The Public Health Observatory handbook of health inequalities measurement
Measuring and monitoring health inequalities is central to public health practice. By measuring health inequalities, or differences in health outcomes, we come closer to understanding the extent of health inequities, or those inequalities that are systematic, avoidable and unfair. With solid data about inequalities, public health is in a better position to design and implement interventions that reduce inequities.
Published in 2005 by the South East England Public Health Observatory (SEPHO), this book is designed to assist people who are working at the local level measure and monitor health inequalities in their regions. It provides methodological advice about different types of indicators (e.g., geography, socio-economic status), and data sources (survey data, administrative data), among other topics.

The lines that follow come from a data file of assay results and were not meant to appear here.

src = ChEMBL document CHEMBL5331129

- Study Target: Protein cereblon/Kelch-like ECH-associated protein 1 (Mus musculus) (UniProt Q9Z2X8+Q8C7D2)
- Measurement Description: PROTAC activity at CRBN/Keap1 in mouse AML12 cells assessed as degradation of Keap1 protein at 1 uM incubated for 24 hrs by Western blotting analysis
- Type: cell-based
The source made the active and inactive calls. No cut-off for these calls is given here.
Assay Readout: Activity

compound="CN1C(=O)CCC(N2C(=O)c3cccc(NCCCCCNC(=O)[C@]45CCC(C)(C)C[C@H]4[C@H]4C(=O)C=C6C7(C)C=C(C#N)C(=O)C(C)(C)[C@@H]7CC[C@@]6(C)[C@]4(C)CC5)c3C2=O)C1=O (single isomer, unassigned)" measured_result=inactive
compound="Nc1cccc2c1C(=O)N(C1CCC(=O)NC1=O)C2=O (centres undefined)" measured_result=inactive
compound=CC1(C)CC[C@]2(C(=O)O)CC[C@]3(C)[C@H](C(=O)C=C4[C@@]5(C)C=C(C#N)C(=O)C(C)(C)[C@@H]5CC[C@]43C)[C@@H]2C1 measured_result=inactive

The book has 11 sections, which include: measuring inequality by social category; using administrative and survey data to measure inequality by health and disease categories; designing surveys to measure inequality; and understanding indexes of deprivation. While the content is England- focused, this resource has a wealth of information for those doing the same work in Canada.
The English Public Health Observatories were launched in 2000 with a mandate to support the availability and use of information about health by local public health organizations, a role similar to that of the National Collaborating Centres. More information about SEPHO is available on their website.
Use this resource to
- understand how to choose appropriate methods to measure health inequalities;
- explore the pros and cons of various indicators and data sources to measure and monitor health inequalities; and
- learn how to design surveys and use survey data and indexes of deprivation to measure health inequalities.
Carr-Hill, R., Chalmers-Dixon, P. (2005). The Public Health Observatory Handbook of Health Inequalities Measurement. Oxford, UK: South East England Public Health Observatory.